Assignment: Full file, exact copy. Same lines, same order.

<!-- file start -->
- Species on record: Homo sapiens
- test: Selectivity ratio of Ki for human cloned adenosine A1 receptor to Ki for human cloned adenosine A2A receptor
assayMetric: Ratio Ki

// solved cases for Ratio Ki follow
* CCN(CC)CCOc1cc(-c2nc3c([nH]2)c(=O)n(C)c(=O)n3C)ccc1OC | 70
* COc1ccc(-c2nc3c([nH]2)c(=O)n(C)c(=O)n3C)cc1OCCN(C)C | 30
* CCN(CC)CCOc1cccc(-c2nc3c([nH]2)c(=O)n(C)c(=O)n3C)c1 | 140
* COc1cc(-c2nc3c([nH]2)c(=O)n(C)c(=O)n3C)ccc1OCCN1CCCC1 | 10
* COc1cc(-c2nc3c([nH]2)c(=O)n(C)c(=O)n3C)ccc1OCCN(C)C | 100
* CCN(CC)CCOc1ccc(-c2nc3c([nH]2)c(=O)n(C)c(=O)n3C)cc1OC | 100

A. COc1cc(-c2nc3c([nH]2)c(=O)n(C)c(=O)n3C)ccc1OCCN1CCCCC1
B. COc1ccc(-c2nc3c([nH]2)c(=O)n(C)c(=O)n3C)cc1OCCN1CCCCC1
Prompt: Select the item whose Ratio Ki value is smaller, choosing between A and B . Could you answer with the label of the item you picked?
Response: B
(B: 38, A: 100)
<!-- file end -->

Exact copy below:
- Species on record: Homo sapiens
- test: Selectivity ratio of Ki for human cloned adenosine A1 receptor to Ki for human cloned adenosine A2A receptor
assayMetric: Ratio Ki

// solved cases for Ratio Ki follow
* CCN(CC)CCOc1cc(-c2nc3c([nH]2)c(=O)n(C)c(=O)n3C)ccc1OC | 70
* COc1ccc(-c2nc3c([nH]2)c(=O)n(C)c(=O)n3C)cc1OCCN(C)C | 30
* CCN(CC)CCOc1cccc(-c2nc3c([nH]2)c(=O)n(C)c(=O)n3C)c1 | 140
* COc1cc(-c2nc3c([nH]2)c(=O)n(C)c(=O)n3C)ccc1OCCN1CCCC1 | 10
* COc1cc(-c2nc3c([nH]2)c(=O)n(C)c(=O)n3C)ccc1OCCN(C)C | 100
* CCN(CC)CCOc1ccc(-c2nc3c([nH]2)c(=O)n(C)c(=O)n3C)cc1OC | 100

A. COc1cc(-c2nc3c([nH]2)c(=O)n(C)c(=O)n3C)ccc1OCCN1CCCCC1
B. COc1ccc(-c2nc3c([nH]2)c(=O)n(C)c(=O)n3C)cc1OCCN1CCCCC1
Prompt: Select the item whose Ratio Ki value is smaller, choosing between A and B . Could you answer with the label of the item you picked?
Response: B
(B: 38, A: 100)